Future of Data Challenge

Amaya standing in front of a wall mural that says "Future of Data Challenge"

Terraso’s travel adventures continued in March when Omidyar Network honored Tech Matters with $20,000 to support Terraso’s work as part of Omidyar’s Future of Data Challenge. The award ceremony took place at the South By Southwest Festival (SXSW)  in Austin, Texas and I was lucky enough to attend and accept the award on Tech Matter’s behalf.  For those who haven’t heard of SXSW, let me paint a picture for you. Imagine a kaleidoscope of technology, film, music, education, and culture, all seamlessly intertwining for a ten-day, circus-like, spectacle. Multiple hotels, conference centers, entertainment venues, and clubs formed the backdrop for this extraordinary celebration of human ingenuity. It was a captivating blend of conference, networking event, film festival, music festival, and countless parties. As a first-time attendee, fresh from my recent travel in Colombia and Ecuador, I had no idea what to expect. The mix of excitement and nerves was electrifying, and I braced myself for a whirlwind three days. 

While jet lag prevented me from fully indulging in the late-night revelries, I seized the opportunity to participate in several enlightening conference sessions with two in particular leaving an indelible mark. 

The first was called Satellite Imagery: Fundamental to Taking Climate Action and united experts from the Impact Observatory, Center for Biodiversity and Global Change at Yale, Esri, and Woodwell Climate Research Center. Together, the panelists explored how satellite imagery can drive the creation of a more sustainable and resilient world. Witnessing the same technology being employed in diverse ways, all aimed at the common goal of global change and sustainability, filled me with hope and optimism. It was a powerful reminder that our collective efforts can indeed transform our planet, and our work will eventually lead to global change and sustainability. 

The second session, Transforming Tech with the Black Tech Ecosystem, struck a personal chord as I am a black woman in the tech industry. The session focused on inspiring and supporting black youths’ interest in studying and pursuing careers in technology which wasn’t what I expected from the session title. However, I am glad I attended as many important points were raised that I hadn’t considered before. It gave me a lot to think about and I have since been considering ways that Tech Matters might use our position in Silicon Valley to encourage and support black youth exploring tech in our surrounding communities.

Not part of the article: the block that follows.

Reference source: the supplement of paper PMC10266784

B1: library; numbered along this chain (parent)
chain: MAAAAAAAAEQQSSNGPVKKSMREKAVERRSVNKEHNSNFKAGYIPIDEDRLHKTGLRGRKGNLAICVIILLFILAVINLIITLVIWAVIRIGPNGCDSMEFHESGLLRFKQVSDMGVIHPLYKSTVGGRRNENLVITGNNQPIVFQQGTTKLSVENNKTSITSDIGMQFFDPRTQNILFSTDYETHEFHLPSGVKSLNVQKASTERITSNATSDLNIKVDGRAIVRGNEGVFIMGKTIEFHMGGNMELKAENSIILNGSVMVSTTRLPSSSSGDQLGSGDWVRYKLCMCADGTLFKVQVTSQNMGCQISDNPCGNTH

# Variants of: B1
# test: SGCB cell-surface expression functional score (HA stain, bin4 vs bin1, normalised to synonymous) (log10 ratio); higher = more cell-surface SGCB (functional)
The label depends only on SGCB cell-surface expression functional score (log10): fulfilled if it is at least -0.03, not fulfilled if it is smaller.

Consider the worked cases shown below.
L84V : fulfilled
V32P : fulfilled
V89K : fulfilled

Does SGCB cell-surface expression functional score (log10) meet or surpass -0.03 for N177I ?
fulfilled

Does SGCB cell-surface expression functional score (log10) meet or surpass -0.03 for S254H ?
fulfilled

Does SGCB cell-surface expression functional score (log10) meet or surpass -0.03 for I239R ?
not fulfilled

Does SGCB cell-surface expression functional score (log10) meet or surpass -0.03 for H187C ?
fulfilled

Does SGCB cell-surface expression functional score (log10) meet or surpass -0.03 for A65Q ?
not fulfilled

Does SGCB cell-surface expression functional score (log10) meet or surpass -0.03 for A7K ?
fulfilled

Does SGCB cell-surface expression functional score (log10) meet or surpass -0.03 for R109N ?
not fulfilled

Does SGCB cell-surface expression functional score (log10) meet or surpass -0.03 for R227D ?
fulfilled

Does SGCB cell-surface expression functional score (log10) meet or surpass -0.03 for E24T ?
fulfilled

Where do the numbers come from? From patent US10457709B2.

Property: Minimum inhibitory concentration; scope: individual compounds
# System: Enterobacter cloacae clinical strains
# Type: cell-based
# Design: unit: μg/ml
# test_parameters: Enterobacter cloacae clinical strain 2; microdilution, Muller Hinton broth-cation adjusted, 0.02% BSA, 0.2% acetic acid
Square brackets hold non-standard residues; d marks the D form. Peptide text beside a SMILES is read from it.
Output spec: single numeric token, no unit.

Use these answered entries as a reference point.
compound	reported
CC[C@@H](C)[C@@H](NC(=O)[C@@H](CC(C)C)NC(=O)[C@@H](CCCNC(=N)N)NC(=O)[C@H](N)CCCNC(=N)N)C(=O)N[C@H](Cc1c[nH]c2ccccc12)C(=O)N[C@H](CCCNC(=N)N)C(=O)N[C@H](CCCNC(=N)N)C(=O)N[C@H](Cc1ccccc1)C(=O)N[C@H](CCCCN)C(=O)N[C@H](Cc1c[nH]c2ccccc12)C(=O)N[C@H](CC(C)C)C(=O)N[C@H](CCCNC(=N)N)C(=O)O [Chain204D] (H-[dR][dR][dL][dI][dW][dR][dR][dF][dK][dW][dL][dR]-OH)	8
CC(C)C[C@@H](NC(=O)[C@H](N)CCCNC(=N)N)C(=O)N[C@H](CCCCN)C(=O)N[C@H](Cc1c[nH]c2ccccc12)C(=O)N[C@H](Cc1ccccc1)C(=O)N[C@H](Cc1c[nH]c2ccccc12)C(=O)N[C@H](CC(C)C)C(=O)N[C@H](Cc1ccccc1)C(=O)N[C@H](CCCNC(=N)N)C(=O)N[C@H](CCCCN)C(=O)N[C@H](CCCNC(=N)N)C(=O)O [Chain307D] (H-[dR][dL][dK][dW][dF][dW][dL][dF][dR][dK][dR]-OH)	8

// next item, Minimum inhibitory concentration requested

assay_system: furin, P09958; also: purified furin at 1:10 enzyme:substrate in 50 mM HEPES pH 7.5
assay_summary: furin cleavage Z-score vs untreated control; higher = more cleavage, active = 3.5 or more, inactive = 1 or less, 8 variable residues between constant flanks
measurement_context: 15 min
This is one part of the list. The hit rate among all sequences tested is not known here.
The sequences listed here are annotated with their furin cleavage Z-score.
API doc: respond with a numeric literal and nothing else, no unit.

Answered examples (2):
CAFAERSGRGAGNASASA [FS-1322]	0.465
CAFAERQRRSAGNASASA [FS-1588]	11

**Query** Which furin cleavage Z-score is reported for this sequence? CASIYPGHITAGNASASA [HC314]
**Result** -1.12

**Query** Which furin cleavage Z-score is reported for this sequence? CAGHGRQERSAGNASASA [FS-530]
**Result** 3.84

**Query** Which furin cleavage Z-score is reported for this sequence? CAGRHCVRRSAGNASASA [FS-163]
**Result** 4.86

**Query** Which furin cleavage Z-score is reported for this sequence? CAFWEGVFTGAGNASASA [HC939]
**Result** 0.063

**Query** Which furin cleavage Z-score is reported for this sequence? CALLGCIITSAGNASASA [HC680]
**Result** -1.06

Finally, the event arrived, the OMIDYAR Future of Data Challenge award ceremony. As I mingled with other award recipients, I was once again struck by the remarkable projects being undertaken and the vast array of initiatives dedicated to prioritizing fairness, inclusion, empowerment, and collective value in our data culture. From activism for data justice and policy change to awareness campaigns that reshape perceptions of data’s role in society, the scope was breathtaking. Witnessing the birth of new evidence, innovative designs, and practical technologies that champion privacy and operationalize fairness and inclusion left me brimming with excitement. The winners’ diversity, hailing from countries including the United States, United Kingdom, Switzerland, Chile, Spain, The Netherlands, and Brazil, further exemplified the global collaboration in this work. It was truly a meeting of minds that left me not only excited, but optimistic about the future of data and how we will get there. 


  • Amaya Webster

    Amaya is a tech-for-good geek with more than a decade of experience. Prior to joining Tech Matters, Amaya worked at Benetech creating software-for-good as the project manager for their R&D initiative, and the community and marketing manager for their work on digital accessibility of STEM educational materials. Amaya believes that there is little more rewarding than doing work which creates positive, sustainable impact. With degrees in anthropology, biology, and art, a career in tech may not have been the obvious choice, but she has found that her eclectic background lends itself particularly well to the tech-for-good field—especially when it comes to user-centric product design, research, and creative approaches to problem solving and strategy design.

Future of Data Challenge
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